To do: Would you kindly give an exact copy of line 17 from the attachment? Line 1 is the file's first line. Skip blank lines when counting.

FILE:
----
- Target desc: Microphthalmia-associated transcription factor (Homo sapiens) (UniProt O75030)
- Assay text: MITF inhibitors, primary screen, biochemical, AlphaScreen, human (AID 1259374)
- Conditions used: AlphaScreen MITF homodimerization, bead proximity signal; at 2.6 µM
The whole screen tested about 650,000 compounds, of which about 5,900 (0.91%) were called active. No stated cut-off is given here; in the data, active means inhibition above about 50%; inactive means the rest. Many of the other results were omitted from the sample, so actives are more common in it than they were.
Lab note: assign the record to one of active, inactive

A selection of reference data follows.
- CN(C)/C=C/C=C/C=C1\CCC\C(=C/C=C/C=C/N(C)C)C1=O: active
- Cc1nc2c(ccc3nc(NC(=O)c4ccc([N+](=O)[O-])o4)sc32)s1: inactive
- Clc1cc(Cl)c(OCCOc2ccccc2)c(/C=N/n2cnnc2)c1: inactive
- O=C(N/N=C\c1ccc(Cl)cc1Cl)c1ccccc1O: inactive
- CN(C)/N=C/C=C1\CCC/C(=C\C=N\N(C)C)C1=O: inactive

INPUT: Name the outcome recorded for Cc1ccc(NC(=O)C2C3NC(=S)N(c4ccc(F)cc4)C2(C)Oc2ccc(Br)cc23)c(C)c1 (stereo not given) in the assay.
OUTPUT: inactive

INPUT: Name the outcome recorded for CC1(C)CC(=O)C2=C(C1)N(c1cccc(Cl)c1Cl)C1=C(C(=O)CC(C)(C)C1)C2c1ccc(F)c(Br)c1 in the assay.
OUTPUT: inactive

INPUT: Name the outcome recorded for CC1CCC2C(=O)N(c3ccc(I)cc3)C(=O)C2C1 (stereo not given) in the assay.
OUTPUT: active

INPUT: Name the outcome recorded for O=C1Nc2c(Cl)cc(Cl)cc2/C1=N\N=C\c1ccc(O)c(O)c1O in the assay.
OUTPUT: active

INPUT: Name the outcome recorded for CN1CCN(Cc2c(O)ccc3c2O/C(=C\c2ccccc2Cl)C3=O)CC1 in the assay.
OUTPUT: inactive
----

OUTPUT: active